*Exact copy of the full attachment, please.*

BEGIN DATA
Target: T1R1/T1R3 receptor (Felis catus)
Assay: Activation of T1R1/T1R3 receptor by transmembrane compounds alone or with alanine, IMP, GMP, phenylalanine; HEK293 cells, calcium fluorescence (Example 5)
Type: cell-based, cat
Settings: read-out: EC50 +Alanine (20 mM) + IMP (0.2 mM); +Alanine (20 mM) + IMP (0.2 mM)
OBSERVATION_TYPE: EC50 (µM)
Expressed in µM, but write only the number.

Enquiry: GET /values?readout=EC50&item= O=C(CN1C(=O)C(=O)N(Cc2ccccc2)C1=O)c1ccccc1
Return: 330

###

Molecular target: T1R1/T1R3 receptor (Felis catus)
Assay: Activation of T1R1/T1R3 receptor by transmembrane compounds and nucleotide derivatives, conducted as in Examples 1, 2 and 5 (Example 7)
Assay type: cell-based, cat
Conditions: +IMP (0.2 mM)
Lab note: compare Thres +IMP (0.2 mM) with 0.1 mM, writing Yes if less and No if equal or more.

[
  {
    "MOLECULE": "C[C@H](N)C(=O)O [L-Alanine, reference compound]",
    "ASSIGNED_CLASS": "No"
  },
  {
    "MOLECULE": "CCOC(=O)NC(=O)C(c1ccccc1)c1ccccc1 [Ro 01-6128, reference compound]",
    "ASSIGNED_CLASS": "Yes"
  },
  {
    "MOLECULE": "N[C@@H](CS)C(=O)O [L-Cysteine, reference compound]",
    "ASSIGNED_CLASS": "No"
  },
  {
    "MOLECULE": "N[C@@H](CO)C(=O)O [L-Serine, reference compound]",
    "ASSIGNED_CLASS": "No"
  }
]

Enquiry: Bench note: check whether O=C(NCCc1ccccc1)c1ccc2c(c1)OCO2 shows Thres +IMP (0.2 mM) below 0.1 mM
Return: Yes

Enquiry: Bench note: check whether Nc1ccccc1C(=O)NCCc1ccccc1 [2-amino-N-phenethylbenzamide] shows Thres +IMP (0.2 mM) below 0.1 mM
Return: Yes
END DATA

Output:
Target: T1R1/T1R3 receptor (Felis catus)
Assay: Activation of T1R1/T1R3 receptor by transmembrane compounds alone or with alanine, IMP, GMP, phenylalanine; HEK293 cells, calcium fluorescence (Example 5)
Type: cell-based, cat
Settings: read-out: EC50 +Alanine (20 mM) + IMP (0.2 mM); +Alanine (20 mM) + IMP (0.2 mM)
OBSERVATION_TYPE: EC50 (µM)
Expressed in µM, but write only the number.

Enquiry: GET /values?readout=EC50&item= O=C(CN1C(=O)C(=O)N(Cc2ccccc2)C1=O)c1ccccc1
Return: 330

###

Molecular target: T1R1/T1R3 receptor (Felis catus)
Assay: Activation of T1R1/T1R3 receptor by transmembrane compounds and nucleotide derivatives, conducted as in Examples 1, 2 and 5 (Example 7)
Assay type: cell-based, cat
Conditions: +IMP (0.2 mM)
Lab note: compare Thres +IMP (0.2 mM) with 0.1 mM, writing Yes if less and No if equal or more.

[
  {
    "MOLECULE": "C[C@H](N)C(=O)O [L-Alanine, reference compound]",
    "ASSIGNED_CLASS": "No"
  },
  {
    "MOLECULE": "CCOC(=O)NC(=O)C(c1ccccc1)c1ccccc1 [Ro 01-6128, reference compound]",
    "ASSIGNED_CLASS": "Yes"
  },
  {
    "MOLECULE": "N[C@@H](CS)C(=O)O [L-Cysteine, reference compound]",
    "ASSIGNED_CLASS": "No"
  },
  {
    "MOLECULE": "N[C@@H](CO)C(=O)O [L-Serine, reference compound]",
    "ASSIGNED_CLASS": "No"
  }
]

Enquiry: Bench note: check whether O=C(NCCc1ccccc1)c1ccc2c(c1)OCO2 shows Thres +IMP (0.2 mM) below 0.1 mM
Return: Yes

Enquiry: Bench note: check whether Nc1ccccc1C(=O)NCCc1ccccc1 [2-amino-N-phenethylbenzamide] shows Thres +IMP (0.2 mM) below 0.1 mM
Return: Yes